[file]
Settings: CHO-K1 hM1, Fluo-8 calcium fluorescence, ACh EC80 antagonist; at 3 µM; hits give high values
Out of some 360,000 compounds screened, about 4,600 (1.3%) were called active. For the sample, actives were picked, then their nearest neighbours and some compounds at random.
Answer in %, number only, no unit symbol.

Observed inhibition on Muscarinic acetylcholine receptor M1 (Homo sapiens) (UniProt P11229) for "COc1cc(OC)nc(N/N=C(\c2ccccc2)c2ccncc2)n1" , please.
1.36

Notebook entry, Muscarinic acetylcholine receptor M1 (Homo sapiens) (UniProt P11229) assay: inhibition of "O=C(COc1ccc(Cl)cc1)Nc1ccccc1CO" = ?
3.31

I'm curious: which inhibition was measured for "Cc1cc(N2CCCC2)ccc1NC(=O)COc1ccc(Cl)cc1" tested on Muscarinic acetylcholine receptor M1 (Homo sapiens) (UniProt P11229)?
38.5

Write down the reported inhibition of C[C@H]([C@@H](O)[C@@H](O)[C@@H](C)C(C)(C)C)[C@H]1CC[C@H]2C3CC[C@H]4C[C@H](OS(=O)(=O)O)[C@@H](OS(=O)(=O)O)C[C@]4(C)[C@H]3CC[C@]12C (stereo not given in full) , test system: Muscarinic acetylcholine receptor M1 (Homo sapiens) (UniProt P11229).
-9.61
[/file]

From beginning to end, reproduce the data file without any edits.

Settings: CHO-K1 hM1, Fluo-8 calcium fluorescence, ACh EC80 antagonist; at 3 µM; hits give high values
Out of some 360,000 compounds screened, about 4,600 (1.3%) were called active. For the sample, actives were picked, then their nearest neighbours and some compounds at random.
Answer in %, number only, no unit symbol.

Observed inhibition on Muscarinic acetylcholine receptor M1 (Homo sapiens) (UniProt P11229) for "COc1cc(OC)nc(N/N=C(\c2ccccc2)c2ccncc2)n1" , please.
1.36

Notebook entry, Muscarinic acetylcholine receptor M1 (Homo sapiens) (UniProt P11229) assay: inhibition of "O=C(COc1ccc(Cl)cc1)Nc1ccccc1CO" = ?
3.31

I'm curious: which inhibition was measured for "Cc1cc(N2CCCC2)ccc1NC(=O)COc1ccc(Cl)cc1" tested on Muscarinic acetylcholine receptor M1 (Homo sapiens) (UniProt P11229)?
38.5

Write down the reported inhibition of C[C@H]([C@@H](O)[C@@H](O)[C@@H](C)C(C)(C)C)[C@H]1CC[C@H]2C3CC[C@H]4C[C@H](OS(=O)(=O)O)[C@@H](OS(=O)(=O)O)C[C@]4(C)[C@H]3CC[C@]12C (stereo not given in full) , test system: Muscarinic acetylcholine receptor M1 (Homo sapiens) (UniProt P11229).
-9.61